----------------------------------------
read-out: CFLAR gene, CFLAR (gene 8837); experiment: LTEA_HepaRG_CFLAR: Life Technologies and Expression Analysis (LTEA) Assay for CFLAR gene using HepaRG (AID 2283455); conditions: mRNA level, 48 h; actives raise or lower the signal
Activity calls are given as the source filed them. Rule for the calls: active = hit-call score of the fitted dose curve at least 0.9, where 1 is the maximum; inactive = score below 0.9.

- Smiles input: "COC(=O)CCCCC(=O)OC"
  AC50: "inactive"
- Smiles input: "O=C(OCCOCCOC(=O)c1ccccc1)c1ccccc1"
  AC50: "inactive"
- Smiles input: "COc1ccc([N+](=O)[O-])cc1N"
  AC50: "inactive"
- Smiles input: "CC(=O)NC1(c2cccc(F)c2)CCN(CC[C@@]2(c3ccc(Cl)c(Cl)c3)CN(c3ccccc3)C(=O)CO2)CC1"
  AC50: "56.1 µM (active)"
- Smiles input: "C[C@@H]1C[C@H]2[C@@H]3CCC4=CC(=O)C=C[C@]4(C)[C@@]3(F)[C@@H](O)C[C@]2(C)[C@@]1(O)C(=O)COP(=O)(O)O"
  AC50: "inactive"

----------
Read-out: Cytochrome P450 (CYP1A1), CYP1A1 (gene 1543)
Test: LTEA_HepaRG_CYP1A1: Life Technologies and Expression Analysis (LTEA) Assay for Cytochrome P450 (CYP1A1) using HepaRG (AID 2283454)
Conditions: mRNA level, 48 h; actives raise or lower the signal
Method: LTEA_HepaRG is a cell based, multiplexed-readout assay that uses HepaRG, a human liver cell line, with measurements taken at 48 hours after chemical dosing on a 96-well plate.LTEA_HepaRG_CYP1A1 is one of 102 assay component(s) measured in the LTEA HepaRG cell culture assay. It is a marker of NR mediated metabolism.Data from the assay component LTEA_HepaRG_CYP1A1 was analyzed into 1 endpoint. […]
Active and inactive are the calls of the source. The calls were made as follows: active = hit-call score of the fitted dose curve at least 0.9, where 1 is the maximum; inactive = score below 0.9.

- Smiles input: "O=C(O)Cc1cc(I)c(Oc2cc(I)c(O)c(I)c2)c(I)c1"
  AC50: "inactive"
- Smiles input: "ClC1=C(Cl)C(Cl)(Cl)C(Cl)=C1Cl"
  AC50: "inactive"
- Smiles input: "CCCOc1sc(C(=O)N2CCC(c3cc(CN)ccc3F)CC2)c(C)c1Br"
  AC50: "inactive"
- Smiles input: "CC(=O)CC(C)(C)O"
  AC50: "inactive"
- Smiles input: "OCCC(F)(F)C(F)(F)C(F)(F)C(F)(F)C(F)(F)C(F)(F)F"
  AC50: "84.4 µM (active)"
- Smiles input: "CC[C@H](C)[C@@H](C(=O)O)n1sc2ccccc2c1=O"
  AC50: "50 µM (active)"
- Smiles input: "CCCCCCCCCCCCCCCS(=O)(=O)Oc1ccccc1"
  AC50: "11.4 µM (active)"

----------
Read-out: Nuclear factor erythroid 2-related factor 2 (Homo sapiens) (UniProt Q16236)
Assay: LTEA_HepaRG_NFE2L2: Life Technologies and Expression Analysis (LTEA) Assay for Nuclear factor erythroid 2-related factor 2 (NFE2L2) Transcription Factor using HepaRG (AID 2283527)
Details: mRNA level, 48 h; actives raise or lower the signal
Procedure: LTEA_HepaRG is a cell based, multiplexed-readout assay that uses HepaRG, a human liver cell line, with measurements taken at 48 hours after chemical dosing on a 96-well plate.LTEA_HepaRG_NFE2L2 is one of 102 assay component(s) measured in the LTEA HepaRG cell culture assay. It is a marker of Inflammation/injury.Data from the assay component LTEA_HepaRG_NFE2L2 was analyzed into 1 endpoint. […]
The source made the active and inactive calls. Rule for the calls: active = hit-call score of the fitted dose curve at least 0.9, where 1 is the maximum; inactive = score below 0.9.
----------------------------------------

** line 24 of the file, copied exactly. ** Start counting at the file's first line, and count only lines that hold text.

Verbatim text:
  AC50: "inactive"